Ruling out Alzheimer's:
Two new chemicals that could revolutionize our ability to diagnose dementia correctly are near final approval. The similar chemicals, florbetapir by Ely Lilly and flutemetamol from GE, will be the first imaging agents to offer a practical way to help detect signs of amyloid plaque in the brain.
Only 60% of people with dementia suffer from Alzheimer's, though doctors may be quick to diagnose any signs of dementia as Alzheimer's. While doctors use brain scans and mental exercise tests to determine when a patient probably has the disease, a definitive diagnosis can currently be made only through an autopsy after death. This reality sometimes results in a dangerous misdiagnosis. For example, some types of dementia are reversible and a misdiagnosis of Alzheimer's can result in missing the opportunity to reverse the dementia. Another example is Lewy Body dementia, which is initially misdiagnosed as Alzheimer's 80% of the time. This may result in the dangerous prescribing of antipsychotics, helpful in Alzheimer's but potentially lethal in Lewy Body dementia.
This new type of brain scan could quickly rule out an Alzheimer's diagnosis.
What's holding these imaging agents back are the FDA's “major concerns” about the lack of standardized tools to decipher the results of this new type of brain scan and their significance to patient health.
The FDA just handed down its opinion on the first agent, florbetapir, also known by the brand name Amyvid. The U.S. Food and Drug Administration's (FDA) Peripheral and Central Nervous System Drugs Advisory Committee decided in a 13-3 vote that it could not yet approve Amyvid™ (florbetapir). At the same time, they voted unanimously (16-0) to recommend approval of Amyvid conditional on a reader training program that demonstrates better reader accuracy and consistency. That is to say, the scans were useful but doctors need to improve how they read and interpret the scans before this imaging agent can be rolled out for prime time. The FDA supported that the scans were essentially effective and there were no significant safety concerns.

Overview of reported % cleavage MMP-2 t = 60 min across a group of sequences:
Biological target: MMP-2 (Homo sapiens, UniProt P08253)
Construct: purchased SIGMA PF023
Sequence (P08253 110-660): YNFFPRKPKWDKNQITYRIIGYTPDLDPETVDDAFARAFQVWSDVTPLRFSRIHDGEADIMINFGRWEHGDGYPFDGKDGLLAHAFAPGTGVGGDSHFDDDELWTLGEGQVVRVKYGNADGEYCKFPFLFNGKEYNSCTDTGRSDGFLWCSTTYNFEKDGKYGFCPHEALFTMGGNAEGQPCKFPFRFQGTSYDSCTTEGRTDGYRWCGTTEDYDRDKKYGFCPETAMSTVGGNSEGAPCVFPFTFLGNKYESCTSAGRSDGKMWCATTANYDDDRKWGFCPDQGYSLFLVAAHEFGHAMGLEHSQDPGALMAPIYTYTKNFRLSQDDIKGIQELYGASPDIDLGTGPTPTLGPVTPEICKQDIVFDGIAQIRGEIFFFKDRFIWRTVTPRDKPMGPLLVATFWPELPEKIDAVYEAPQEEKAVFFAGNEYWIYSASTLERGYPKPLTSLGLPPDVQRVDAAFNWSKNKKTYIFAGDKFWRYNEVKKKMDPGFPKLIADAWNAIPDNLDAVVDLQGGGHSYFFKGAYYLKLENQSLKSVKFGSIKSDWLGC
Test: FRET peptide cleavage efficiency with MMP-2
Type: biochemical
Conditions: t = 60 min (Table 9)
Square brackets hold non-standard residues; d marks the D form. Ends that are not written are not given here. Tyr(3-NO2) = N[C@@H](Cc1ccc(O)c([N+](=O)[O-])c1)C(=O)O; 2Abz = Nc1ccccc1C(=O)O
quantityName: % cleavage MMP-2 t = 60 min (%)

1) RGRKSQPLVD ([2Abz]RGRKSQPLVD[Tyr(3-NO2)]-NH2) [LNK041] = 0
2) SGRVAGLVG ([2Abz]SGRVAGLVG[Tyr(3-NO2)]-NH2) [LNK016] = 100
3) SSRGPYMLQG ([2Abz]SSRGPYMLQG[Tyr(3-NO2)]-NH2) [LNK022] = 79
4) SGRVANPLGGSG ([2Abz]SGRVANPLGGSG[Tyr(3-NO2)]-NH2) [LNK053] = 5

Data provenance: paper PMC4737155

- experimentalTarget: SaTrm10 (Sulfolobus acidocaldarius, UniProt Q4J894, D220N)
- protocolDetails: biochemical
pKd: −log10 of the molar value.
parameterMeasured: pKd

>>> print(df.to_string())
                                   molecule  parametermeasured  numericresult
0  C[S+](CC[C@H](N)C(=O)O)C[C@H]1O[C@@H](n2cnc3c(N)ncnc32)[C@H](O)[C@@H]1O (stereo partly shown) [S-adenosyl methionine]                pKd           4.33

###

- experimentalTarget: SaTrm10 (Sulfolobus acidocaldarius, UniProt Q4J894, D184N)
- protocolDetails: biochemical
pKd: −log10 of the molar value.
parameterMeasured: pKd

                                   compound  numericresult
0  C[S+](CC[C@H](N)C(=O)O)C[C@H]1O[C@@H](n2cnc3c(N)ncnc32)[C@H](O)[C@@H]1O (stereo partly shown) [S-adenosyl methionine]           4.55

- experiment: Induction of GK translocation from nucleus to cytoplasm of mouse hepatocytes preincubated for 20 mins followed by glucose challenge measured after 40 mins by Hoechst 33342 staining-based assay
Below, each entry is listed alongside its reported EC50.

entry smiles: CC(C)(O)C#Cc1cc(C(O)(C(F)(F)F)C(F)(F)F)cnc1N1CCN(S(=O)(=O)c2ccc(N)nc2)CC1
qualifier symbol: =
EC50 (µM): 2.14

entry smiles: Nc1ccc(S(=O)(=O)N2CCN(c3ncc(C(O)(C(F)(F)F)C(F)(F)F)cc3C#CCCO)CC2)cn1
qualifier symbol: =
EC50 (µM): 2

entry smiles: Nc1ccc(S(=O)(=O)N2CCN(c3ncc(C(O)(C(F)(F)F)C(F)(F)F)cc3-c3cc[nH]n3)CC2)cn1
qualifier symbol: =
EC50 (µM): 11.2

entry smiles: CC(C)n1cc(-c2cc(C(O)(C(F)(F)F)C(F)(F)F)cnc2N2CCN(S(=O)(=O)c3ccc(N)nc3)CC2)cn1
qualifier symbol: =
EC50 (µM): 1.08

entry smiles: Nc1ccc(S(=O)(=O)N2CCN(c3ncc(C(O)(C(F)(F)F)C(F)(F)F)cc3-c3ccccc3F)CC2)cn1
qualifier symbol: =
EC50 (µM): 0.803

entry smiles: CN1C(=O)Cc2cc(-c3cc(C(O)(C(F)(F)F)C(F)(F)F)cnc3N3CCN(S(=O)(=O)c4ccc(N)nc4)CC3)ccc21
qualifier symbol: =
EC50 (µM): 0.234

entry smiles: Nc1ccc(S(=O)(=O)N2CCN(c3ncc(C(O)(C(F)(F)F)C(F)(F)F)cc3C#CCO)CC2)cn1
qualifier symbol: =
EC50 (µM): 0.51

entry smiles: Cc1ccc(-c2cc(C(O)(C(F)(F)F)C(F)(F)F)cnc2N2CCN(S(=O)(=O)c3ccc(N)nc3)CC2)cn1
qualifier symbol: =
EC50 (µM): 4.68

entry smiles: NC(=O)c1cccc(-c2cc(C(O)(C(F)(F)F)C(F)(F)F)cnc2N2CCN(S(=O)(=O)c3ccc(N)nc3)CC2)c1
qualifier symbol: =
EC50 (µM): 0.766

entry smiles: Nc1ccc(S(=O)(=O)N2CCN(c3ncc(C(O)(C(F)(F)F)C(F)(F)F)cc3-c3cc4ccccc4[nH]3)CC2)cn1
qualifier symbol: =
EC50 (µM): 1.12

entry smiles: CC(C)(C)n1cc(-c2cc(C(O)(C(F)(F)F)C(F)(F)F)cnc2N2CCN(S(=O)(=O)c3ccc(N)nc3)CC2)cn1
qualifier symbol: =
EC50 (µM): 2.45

The FDA committee also agreed that a negative scan would be useful in ruling out Alzheimer's. In an Amyvid statement, the FDA's committee found Amyvid "clinically useful in indicating that Alzheimer's pathology is unlikely to be the cause of a patient's cognitive decline."
Amyvid was developed by Avid Radiopharmaceuticals. Ely Lilly acquired Avid Radiopharmaceuticals, Inc. in December 2010. Amyvid was the first beta-amyloid imaging compound to enter multi-center, investigational new drug (IND) clinical studies in the United States. Amyvid was recently assigned priority review designation by the FDA.
The committee is a key hurdle but it is up to the FDA to offer final approval. The FDA considers the committee's recommendations. They take the advice of their Advisory Committees into consideration when reviewing investigational drugs, but are not bound by their recommendations.
"We appreciate the careful and thoughtful review of our data today by the Committee," said Daniel M. Skovronsky, M.D., Ph.D., CEO, Avid Radiopharmaceuticals, Inc. "We are encouraged that they recommended a clear path toward approval."
I found this article on Alzheimer's Weekly.
Alzheimer's A Caretakers Journal
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